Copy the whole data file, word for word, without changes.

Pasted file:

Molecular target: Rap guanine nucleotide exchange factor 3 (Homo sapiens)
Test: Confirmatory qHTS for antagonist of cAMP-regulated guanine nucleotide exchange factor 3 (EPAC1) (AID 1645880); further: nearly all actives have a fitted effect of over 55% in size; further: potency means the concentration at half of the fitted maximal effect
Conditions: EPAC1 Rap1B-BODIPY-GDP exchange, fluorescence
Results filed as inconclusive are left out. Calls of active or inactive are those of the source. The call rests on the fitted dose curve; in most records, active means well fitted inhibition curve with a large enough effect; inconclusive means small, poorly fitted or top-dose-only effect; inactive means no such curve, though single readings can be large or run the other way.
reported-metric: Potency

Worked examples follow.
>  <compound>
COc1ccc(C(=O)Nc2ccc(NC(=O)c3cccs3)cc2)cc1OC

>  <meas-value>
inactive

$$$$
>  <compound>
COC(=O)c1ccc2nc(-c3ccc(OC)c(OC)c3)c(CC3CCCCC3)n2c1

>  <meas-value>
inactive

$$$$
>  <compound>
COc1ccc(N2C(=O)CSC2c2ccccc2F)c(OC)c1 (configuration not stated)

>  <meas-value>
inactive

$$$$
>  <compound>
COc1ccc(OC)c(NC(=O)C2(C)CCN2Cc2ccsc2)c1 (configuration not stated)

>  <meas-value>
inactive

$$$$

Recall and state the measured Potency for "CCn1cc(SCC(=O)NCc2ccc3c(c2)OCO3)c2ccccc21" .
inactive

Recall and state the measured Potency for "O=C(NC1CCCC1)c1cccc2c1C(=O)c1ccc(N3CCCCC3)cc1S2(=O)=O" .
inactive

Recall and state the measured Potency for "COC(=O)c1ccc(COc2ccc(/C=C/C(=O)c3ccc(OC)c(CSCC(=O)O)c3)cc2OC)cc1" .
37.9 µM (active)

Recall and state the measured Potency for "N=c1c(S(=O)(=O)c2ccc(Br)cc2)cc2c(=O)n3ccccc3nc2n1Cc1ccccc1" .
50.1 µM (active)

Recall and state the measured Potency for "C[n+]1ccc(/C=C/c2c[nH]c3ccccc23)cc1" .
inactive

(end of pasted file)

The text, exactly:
Molecular target: Rap guanine nucleotide exchange factor 3 (Homo sapiens)
Test: Confirmatory qHTS for antagonist of cAMP-regulated guanine nucleotide exchange factor 3 (EPAC1) (AID 1645880); further: nearly all actives have a fitted effect of over 55% in size; further: potency means the concentration at half of the fitted maximal effect
Conditions: EPAC1 Rap1B-BODIPY-GDP exchange, fluorescence
Results filed as inconclusive are left out. Calls of active or inactive are those of the source. The call rests on the fitted dose curve; in most records, active means well fitted inhibition curve with a large enough effect; inconclusive means small, poorly fitted or top-dose-only effect; inactive means no such curve, though single readings can be large or run the other way.
reported-metric: Potency

Worked examples follow.
>  <compound>
COc1ccc(C(=O)Nc2ccc(NC(=O)c3cccs3)cc2)cc1OC

>  <meas-value>
inactive

$$$$
>  <compound>
COC(=O)c1ccc2nc(-c3ccc(OC)c(OC)c3)c(CC3CCCCC3)n2c1

>  <meas-value>
inactive

$$$$
>  <compound>
COc1ccc(N2C(=O)CSC2c2ccccc2F)c(OC)c1 (configuration not stated)

>  <meas-value>
inactive

$$$$
>  <compound>
COc1ccc(OC)c(NC(=O)C2(C)CCN2Cc2ccsc2)c1 (configuration not stated)

>  <meas-value>
inactive

$$$$

Recall and state the measured Potency for "CCn1cc(SCC(=O)NCc2ccc3c(c2)OCO3)c2ccccc21" .
inactive

Recall and state the measured Potency for "O=C(NC1CCCC1)c1cccc2c1C(=O)c1ccc(N3CCCCC3)cc1S2(=O)=O" .
inactive

Recall and state the measured Potency for "COC(=O)c1ccc(COc2ccc(/C=C/C(=O)c3ccc(OC)c(CSCC(=O)O)c3)cc2OC)cc1" .
37.9 µM (active)

Recall and state the measured Potency for "N=c1c(S(=O)(=O)c2ccc(Br)cc2)cc2c(=O)n3ccccc3nc2n1Cc1ccccc1" .
50.1 µM (active)

Recall and state the measured Potency for "C[n+]1ccc(/C=C/c2c[nH]c3ccccc23)cc1" .
inactive